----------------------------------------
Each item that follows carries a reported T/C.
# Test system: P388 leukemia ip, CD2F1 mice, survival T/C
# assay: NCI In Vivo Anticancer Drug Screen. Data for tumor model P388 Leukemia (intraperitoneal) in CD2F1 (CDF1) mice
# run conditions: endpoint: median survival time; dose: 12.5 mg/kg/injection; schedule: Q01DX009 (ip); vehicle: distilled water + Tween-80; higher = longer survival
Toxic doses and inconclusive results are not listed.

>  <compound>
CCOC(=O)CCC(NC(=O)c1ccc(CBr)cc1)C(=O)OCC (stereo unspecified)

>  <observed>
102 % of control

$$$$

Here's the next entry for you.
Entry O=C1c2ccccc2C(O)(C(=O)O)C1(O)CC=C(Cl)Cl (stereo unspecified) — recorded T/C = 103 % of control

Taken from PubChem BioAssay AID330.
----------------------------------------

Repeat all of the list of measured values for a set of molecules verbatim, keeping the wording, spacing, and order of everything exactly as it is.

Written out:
Each item that follows carries a reported T/C.
# Test system: P388 leukemia ip, CD2F1 mice, survival T/C
# assay: NCI In Vivo Anticancer Drug Screen. Data for tumor model P388 Leukemia (intraperitoneal) in CD2F1 (CDF1) mice
# run conditions: endpoint: median survival time; dose: 12.5 mg/kg/injection; schedule: Q01DX009 (ip); vehicle: distilled water + Tween-80; higher = longer survival
Toxic doses and inconclusive results are not listed.

>  <compound>
CCOC(=O)CCC(NC(=O)c1ccc(CBr)cc1)C(=O)OCC (stereo unspecified)

>  <observed>
102 % of control

$$$$

Here's the next entry for you.
Entry O=C1c2ccccc2C(O)(C(=O)O)C1(O)CC=C(Cl)Cl (stereo unspecified) — recorded T/C = 103 % of control

Taken from PubChem BioAssay AID330.